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United States v. United Park City Mines Co.

United States District Court, D. Utah

October 31, 2019

UNITED STATES OF AMERICA, Plaintiff,
v.
UNITED PARK CITY MINES COMPANY, Defendant.

          Bruce S. Jenkins District Judge

          MEMORANDUM DECISION

          Dustin B. Pead United States Magistrate Judge

         This matter was referred to the Court under 28 U.S.C. section 636(b)(1)(A). (ECF No. 27). This case is before the Court on Plaintiff United States of America's (“USA”) short form motion to compel document requests and a response to an interrogatory from Defendant United Park City Mines Company (“UPCM”). (ECF 24).

         I. Dispute

         USA argues there are shortcomings in UPCM's responses to three document production requests and to one interrogatory. (ECF No. 24 at 1). Additionally, USA states that UPCM is acquiring scanned copies from an on-site inspection of pre-1982 documents, but that although UPCM acquired a first batch of the scanned documents on September 26, 2019, UPCM has yet to provide any documents. (Id. at 2-3).

         UPCM argues in its Opposition that USA is not acting in good faith in accordance with the local and federal rules. (ECF No. 26 at 1) (Citing Fed. R. Civ. P 37(a)(1) and DUCivR 37-1(a)). Specifically, UPCM points to USA's statement that the parties held a meet-and-confer phone call on October 18 and that during the meeting UPCM represented that “it intended to produce [certain] documents the following week, but it has not yet done so.” (Id.; ECF No. 24 at 2). Although the meeting was on a Friday afternoon, USA filed its short form discovery motion the following Monday morning, October 21, before 8:00 a.m. (ECF No. 26 at 1). UPCM argues that the parties agreed to produce documents on a rolling basis. (Id. at 2). Furthermore, UPCM states that it has produced many of the documents USA requested in the time since USA filed its motion. (Id.).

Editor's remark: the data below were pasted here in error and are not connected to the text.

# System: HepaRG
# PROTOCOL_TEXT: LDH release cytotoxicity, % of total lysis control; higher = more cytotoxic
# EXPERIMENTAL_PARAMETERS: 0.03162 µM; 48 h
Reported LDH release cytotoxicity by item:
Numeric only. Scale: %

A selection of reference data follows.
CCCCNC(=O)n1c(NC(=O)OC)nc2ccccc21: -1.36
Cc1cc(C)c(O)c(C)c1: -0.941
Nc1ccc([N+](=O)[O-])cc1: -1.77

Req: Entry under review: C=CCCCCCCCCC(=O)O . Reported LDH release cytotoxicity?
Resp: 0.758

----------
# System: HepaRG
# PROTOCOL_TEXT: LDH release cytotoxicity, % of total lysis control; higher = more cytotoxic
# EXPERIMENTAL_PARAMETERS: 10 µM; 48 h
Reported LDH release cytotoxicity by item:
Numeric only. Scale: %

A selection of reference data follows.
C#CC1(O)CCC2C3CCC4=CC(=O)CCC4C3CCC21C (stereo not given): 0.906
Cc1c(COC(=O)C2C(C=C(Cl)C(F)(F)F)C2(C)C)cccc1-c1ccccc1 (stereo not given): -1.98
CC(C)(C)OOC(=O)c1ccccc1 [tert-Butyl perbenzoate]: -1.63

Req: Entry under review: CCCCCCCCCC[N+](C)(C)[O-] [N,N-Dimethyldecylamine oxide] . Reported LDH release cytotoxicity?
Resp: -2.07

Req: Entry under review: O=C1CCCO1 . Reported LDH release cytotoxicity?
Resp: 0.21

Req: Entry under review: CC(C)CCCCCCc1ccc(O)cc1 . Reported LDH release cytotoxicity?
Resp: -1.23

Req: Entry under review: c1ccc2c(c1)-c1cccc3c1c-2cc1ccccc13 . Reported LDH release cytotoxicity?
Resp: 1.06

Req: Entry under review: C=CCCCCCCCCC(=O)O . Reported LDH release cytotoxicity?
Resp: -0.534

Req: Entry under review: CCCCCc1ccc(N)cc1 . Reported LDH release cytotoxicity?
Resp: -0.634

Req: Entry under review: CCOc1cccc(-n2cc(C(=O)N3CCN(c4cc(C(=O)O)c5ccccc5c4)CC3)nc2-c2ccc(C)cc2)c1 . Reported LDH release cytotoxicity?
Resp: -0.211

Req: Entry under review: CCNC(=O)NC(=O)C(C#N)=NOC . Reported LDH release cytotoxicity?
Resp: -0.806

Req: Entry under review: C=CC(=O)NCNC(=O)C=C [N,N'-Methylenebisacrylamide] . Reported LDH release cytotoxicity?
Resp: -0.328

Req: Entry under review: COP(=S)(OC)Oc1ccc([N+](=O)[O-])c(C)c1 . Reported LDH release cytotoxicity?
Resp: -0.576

II. Analysis

         The court denies USA's short form motion to compel based on its failure to adequately confer with UPCM. It is within the Court's discretion to deny a motion to compel for failure to comply with the meet-and-confer requirements set forth in Rule 37 and corresponding local rules. See Schulte v. Potter, 218 Fed.Appx. 703, 709 (10th Cir. 2007). Rule 37 requires certification that the moving party has “in good faith conferred” with the opposing party in an effort to obtain discovery without court intervention. Fed.R.Civ.P. 37(a)(1). Likewise, the District of Utah's local rule requires counsel to demonstrate “reasonable efforts to reach agreement on the disputed matters.” DUCivR 37-1(a)(4).

         Here, USA has not sufficiently complied with the meet-and-confer requirements of the local and federal rules. At the meet-and-confer phone call on Friday, October 18, UPCM stated it would produce documents during the following week. Before the following week could even begin, USA filed its short form motion to compel. By not allowing UPCM a reasonable time to respond following the October 18 meeting, USA failed to adequately confer with UPCM. Rules 37 and 37-1 set forth more than a requirement to hold a perfunctory meeting prior to filing a discovery motion. The rules require ongoing good faith and reasonable efforts to reach a resolution prior to filing a motion. Having a meeting, or multiple meetings, is only part of the process. Earnestly seeking a resolution is another.

         III. Ruling

         Based on the foregoing, the Court DENIES Plaintiff's short form motion to compel without prejudice. (ECF No. 24). The parties are admonished to work together to find reasonable solutions. The Court will not set an artificial requirement regarding future conferences, but the parties should bear in mind the admonition of the District of Kansas on this subject:

The parties need to address and discuss the propriety of asserted objections. They must deliberate, confer, converse, compare views, or consult with a view to resolve the dispute without judicial intervention. They must make genuine efforts to resolve the dispute by determining precisely what the requesting party is actually seeking; what responsive documents or information the discovering party is reasonably capable of producing; and what specific, genuine objections or other issues, if any, cannot be resolved without judicial intervention.

Cotracom Commodity Trading Co. v. Seaboard Corp., 189 F.R.D. 456, 459 (D. Kan. 1999).

         Should these production issues remain unresolved after further discussion, the Court will entertain another motion. Both parties are encouraged to work together to make the ...


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